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Israel is failing to protect its citizens from secondhand smoke: underestimating public support

  • Author(s): Glantz, Stanton A
  • et al.
Abstract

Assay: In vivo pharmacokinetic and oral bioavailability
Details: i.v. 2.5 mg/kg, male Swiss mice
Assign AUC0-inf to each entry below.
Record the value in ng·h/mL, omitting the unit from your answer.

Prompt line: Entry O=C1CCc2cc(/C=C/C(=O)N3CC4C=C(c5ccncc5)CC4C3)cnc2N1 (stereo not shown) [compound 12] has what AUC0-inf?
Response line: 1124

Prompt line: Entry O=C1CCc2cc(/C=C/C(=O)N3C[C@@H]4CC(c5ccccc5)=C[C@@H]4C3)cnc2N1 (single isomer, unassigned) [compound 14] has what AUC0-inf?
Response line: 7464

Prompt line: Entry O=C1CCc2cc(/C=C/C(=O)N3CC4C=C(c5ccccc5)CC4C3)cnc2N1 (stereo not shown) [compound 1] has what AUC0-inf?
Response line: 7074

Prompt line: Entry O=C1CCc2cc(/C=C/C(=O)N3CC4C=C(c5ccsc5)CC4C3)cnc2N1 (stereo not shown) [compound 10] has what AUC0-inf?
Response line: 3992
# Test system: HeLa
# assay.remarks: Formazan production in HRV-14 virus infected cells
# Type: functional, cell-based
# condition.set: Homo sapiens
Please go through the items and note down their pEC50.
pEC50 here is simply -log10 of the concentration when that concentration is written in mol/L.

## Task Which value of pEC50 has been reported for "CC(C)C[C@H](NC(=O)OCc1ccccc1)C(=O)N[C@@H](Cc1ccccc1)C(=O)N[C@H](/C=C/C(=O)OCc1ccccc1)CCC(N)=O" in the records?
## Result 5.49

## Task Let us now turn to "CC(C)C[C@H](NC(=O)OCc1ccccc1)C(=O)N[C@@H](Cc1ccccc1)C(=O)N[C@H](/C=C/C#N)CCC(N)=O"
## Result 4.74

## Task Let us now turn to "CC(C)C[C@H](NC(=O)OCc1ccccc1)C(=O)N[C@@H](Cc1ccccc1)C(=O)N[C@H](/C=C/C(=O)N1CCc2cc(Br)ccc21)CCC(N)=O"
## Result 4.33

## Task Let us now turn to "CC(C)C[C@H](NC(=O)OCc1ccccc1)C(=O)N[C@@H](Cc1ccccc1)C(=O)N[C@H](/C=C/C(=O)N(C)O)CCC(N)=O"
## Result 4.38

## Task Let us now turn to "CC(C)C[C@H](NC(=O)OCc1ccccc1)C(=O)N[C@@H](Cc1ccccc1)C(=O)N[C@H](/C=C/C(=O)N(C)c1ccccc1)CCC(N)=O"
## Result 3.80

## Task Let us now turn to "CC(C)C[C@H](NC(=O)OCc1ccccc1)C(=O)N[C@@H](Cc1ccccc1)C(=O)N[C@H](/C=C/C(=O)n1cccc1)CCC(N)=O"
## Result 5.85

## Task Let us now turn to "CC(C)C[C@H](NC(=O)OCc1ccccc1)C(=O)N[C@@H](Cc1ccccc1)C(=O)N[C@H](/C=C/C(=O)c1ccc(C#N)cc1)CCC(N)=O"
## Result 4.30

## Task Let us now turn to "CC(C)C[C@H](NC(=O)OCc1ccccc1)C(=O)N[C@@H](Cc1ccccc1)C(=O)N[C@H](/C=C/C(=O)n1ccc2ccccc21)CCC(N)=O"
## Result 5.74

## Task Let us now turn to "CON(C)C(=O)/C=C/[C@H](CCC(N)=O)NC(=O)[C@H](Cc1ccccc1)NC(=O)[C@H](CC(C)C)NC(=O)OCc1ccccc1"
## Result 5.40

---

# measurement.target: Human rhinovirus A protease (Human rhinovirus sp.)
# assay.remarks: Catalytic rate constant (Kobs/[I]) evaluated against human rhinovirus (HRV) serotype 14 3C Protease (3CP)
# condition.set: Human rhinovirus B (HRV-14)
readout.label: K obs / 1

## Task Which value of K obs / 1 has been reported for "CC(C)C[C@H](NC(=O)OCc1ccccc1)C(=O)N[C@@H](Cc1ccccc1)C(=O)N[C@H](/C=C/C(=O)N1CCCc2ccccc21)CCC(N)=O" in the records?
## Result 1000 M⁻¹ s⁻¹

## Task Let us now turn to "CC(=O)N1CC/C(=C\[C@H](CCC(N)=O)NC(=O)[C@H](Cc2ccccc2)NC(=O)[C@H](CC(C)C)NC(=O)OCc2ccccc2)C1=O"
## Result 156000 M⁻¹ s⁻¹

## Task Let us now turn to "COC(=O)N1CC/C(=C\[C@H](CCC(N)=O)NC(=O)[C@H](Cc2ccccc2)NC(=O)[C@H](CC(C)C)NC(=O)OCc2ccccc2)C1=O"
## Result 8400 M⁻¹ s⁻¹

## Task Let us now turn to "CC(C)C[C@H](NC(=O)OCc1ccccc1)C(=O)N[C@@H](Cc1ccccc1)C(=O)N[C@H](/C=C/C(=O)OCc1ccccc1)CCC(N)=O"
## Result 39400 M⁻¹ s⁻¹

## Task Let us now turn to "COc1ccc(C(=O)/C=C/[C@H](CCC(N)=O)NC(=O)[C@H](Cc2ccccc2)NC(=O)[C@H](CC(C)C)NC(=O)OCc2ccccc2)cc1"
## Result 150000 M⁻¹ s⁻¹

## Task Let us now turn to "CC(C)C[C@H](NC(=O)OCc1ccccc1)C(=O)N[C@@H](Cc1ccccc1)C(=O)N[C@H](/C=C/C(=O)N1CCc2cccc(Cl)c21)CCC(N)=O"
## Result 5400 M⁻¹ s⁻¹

Abstract Rather than clearly and unequivocally requiring 100% smokefree workplaces and public places (including restaurants, bars and other entertainment venues), Israeli law contains several elements that parallel the tobacco companies’ “accommodation” program, which is designed to maintain the social acceptability of smoking and protect industry profits. Rather than 100% smokefree workplaces, smoking is permitted in private offices despite the fact that it then wafts throughout the building. Bars and pubs are allowed to set aside a quarter of their space for smokers, as long as it is in a separate room, and this explains the dangerous levels of secondhand smoke air pollution in Israeli bars and pubs. The weaknesses in the current Israeli laws are sending Israeli citizens to the hospital for secondhand smoke-induced heart attacks, asthma and other diseases. The Israeli government needs to catch up with the rest of the developed world and enact and implement a strong smokefree law.This is a commentary on http://www.ijhpr.org/content/2/1/20/.

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